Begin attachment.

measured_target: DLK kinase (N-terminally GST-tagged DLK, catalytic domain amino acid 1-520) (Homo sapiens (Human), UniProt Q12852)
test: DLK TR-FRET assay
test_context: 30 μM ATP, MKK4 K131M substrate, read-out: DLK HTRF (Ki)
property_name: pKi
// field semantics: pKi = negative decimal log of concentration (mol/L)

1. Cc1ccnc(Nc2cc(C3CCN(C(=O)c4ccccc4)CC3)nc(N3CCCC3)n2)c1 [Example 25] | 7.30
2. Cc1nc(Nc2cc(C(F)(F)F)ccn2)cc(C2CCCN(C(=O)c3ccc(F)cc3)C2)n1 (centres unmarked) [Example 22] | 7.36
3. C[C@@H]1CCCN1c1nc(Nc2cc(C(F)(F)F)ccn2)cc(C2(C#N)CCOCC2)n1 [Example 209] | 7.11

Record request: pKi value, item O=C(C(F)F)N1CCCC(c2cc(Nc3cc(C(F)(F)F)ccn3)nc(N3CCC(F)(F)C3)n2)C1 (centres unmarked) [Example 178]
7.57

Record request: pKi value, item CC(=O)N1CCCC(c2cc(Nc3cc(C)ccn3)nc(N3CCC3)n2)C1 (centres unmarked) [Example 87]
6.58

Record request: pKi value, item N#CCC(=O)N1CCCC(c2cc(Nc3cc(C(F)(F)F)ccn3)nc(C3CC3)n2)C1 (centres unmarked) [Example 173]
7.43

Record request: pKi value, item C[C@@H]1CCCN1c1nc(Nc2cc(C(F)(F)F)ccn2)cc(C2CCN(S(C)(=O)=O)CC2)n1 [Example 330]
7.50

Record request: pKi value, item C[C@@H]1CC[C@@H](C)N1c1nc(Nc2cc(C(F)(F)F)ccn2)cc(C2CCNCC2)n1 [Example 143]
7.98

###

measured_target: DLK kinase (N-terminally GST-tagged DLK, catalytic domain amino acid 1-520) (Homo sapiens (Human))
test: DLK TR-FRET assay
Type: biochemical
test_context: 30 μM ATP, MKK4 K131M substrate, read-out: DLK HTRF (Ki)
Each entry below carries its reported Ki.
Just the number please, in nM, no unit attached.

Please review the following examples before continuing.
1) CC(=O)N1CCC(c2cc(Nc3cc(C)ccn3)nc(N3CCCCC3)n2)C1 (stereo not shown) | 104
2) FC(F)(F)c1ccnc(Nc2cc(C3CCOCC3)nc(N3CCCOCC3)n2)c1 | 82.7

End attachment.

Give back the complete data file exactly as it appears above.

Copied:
measured_target: DLK kinase (N-terminally GST-tagged DLK, catalytic domain amino acid 1-520) (Homo sapiens (Human), UniProt Q12852)
test: DLK TR-FRET assay
test_context: 30 μM ATP, MKK4 K131M substrate, read-out: DLK HTRF (Ki)
property_name: pKi
// field semantics: pKi = negative decimal log of concentration (mol/L)

1. Cc1ccnc(Nc2cc(C3CCN(C(=O)c4ccccc4)CC3)nc(N3CCCC3)n2)c1 [Example 25] | 7.30
2. Cc1nc(Nc2cc(C(F)(F)F)ccn2)cc(C2CCCN(C(=O)c3ccc(F)cc3)C2)n1 (centres unmarked) [Example 22] | 7.36
3. C[C@@H]1CCCN1c1nc(Nc2cc(C(F)(F)F)ccn2)cc(C2(C#N)CCOCC2)n1 [Example 209] | 7.11

Record request: pKi value, item O=C(C(F)F)N1CCCC(c2cc(Nc3cc(C(F)(F)F)ccn3)nc(N3CCC(F)(F)C3)n2)C1 (centres unmarked) [Example 178]
7.57

Record request: pKi value, item CC(=O)N1CCCC(c2cc(Nc3cc(C)ccn3)nc(N3CCC3)n2)C1 (centres unmarked) [Example 87]
6.58

Record request: pKi value, item N#CCC(=O)N1CCCC(c2cc(Nc3cc(C(F)(F)F)ccn3)nc(C3CC3)n2)C1 (centres unmarked) [Example 173]
7.43

Record request: pKi value, item C[C@@H]1CCCN1c1nc(Nc2cc(C(F)(F)F)ccn2)cc(C2CCN(S(C)(=O)=O)CC2)n1 [Example 330]
7.50

Record request: pKi value, item C[C@@H]1CC[C@@H](C)N1c1nc(Nc2cc(C(F)(F)F)ccn2)cc(C2CCNCC2)n1 [Example 143]
7.98

###

measured_target: DLK kinase (N-terminally GST-tagged DLK, catalytic domain amino acid 1-520) (Homo sapiens (Human))
test: DLK TR-FRET assay
Type: biochemical
test_context: 30 μM ATP, MKK4 K131M substrate, read-out: DLK HTRF (Ki)
Each entry below carries its reported Ki.
Just the number please, in nM, no unit attached.

Please review the following examples before continuing.
1) CC(=O)N1CCC(c2cc(Nc3cc(C)ccn3)nc(N3CCCCC3)n2)C1 (stereo not shown) | 104
2) FC(F)(F)c1ccnc(Nc2cc(C3CCOCC3)nc(N3CCCOCC3)n2)c1 | 82.7